3 resume tips to help you land the startup eng role you want

For Y Combinator’s Work at a Startup, I have the pleasure of matching bright engineers with great startups in the YC network.

I’m most excited to help people gain invaluable work experience, level-up their technical skills, and ship code alongside CTOs & founders who previously worked at places like Facebook, Gusto, Uber and more.

In my role at YC, I also do a lot of career advising & resume/LinkedIn review. I’ve seen thousands of resumes (and probably spoken to as many candidates!) throughout my career, and I want to share a few tips on how to make you a stronger candidate for your next role.

Be specific with technologies & tools you’ve used in prior jobs/projects/classwork.

Hiring managers (and recruiters) often start by looking for technologies on your resume — to know you’re programming day-to-day. They will look for Python, Rails, React, Swift or other keywords — and it might not even match their own technical stack. They’re looking for people who have a base familiarity with writing and shipping code; the rest you can learn on the job.

Even better: if you used specific open source libraries or development tools, be sure to add it. Built ML models in TensorFlow? Wrote APIs with django-rest-framework? Made clean, manageable UIs with slim? Let the reader know what skills you’ve gained and the depth of your experience in an area.

You’d be surprised, but I see a lot of resumes that omit these simple details, and effectively remove themselves for consideration from the start.

Use your work experience to tell a story for the job you’re applying.

Another resume faux paus I often see is having a laundry list of job/schoolwork/extra curricular experiences, but no clear path of learning or development. As a result, the resume/profile is flooded with activities unrelated to the role, and makes the applicant far less appealing to the reader.

Alternatively: imagine your resume as a showcase not only of your past work, but also of your future potential. Your earlier experiences — coursework, labs, TA positions — are the ones that get you your first jobs. Your first jobs are the ones that teach you how to build code and ship in a production environment. And your later jobs/personal projects/activities exhibit your interests and passion about a particular subject. That story is far more compelling to a hiring manager, and makes them want to learn more about you.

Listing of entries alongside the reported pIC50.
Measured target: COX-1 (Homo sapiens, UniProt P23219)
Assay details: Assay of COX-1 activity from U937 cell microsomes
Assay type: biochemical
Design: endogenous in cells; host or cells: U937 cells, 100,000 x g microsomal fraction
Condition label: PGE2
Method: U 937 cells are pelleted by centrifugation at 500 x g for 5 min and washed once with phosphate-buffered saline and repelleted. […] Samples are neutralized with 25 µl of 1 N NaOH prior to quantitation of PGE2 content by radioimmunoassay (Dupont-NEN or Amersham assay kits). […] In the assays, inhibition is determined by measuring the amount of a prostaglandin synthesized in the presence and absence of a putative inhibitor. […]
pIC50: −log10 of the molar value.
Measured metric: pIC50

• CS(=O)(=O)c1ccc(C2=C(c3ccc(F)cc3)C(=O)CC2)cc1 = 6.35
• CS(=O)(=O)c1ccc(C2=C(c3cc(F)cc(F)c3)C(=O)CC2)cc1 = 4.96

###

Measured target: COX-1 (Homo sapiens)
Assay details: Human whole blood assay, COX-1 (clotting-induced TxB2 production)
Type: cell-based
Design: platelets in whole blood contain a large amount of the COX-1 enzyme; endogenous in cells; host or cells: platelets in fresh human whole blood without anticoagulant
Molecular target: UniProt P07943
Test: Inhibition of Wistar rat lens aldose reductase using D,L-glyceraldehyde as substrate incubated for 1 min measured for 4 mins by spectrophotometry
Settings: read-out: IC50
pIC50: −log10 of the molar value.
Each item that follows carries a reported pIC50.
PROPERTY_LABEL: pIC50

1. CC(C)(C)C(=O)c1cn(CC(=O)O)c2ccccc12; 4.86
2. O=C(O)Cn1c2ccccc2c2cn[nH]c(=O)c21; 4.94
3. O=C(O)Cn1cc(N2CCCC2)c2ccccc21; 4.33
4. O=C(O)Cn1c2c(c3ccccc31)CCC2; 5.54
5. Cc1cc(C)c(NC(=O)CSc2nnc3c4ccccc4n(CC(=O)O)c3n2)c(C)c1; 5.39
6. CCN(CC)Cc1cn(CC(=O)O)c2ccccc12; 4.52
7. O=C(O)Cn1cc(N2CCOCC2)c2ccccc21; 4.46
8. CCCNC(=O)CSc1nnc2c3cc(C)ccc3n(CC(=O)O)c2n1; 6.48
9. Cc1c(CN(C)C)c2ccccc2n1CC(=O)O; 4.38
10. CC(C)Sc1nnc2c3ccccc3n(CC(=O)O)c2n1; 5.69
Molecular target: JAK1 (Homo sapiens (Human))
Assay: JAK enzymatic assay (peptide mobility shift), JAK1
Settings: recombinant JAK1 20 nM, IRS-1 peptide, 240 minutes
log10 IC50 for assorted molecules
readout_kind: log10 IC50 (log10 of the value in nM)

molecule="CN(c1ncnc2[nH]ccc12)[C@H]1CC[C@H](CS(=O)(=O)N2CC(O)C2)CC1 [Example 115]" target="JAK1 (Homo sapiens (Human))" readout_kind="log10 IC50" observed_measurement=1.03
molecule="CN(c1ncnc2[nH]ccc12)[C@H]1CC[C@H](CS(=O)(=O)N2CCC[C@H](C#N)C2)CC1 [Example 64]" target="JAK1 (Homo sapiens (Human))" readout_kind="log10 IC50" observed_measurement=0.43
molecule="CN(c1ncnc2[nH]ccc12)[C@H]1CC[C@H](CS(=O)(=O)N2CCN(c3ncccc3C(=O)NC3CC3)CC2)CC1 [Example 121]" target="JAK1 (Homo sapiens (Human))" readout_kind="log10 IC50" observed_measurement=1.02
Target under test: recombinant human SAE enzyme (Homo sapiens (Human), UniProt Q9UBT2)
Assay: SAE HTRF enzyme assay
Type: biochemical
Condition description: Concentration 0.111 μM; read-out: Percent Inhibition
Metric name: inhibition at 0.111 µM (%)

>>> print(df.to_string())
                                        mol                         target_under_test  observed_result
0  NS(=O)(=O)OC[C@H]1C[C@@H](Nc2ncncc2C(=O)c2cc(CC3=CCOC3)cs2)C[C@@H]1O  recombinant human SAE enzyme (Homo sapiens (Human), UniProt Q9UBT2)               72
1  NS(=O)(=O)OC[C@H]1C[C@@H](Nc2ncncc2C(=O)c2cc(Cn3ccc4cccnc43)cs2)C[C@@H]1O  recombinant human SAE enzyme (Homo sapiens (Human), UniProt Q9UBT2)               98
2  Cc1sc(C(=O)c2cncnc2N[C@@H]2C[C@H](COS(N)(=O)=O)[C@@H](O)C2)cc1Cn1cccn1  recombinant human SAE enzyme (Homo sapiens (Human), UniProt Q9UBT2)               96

As a last note on the subject: if you have a wildly diverse set of experiences, keep a master document with all the relevant work, and pare down/customize your resume for specific roles. Don’t be afraid to continually revise your story, especially as it evolves over the course of your career.

Include one impressive thing you’ve done that reveals your work ethic and/or mastery of a subject.

One of the most important criteria for hiring an engineer — and really any employee — is how quickly they learn. This is partially because people rarely have the on-the-job skills they’ll need to work at company X, and also because bright & hard-working people figure things out themselves.

This is why we ask the question “Describe an impressive thing you’ve done” on both the YC application and on Work at a Startup. We want to know what motivates you, and what kinds of problems you spend your time trying to solve. Some of the best answers I’ve seen to this for Work at a Startup include Github side project links (with public commits!) or Youtube demos that are amazing. Having an impressive thing can make up for having less work experience or a less relevant background.

In the context of a manager, having somebody with strong intrinsic motivation and the desire to learn is probably the best asset you can find in an employee. So show what impressive thing you’ve built/shipped/done, and be that employee.

As a final note: I know a lot of people earlier on in their career (specifically students) might not have landed their first “dream” role, or might feel like they are “behind”. I felt that way when I was in school, and that’s perfectly normal.

First, if you’re a student, your career center might have job boards and/or externship opportunities to get you that first step in the door. I got my first role via the career center at Berkeley, and it gave me skills in APIs and Perl that were invaluable tools for later in my career.

Also, reach out to friends who you’ve worked with and ask them to refer you to the companies they’ll be working/interning at. A strong referral is one of your most powerful tools to getting your first — and any — job.

Also remember that your career is long, and it’s sometimes helpful working backward from where you want to go. Read this article again as a playbook for what you should work towards, and think about how you can pick up opportunities along the way. Say yes to personal projects, self-taught classes/online courses and hacking with friends on the weekends.

Let these tips be a starting point, and with a little luck, the ball will start rolling your way.

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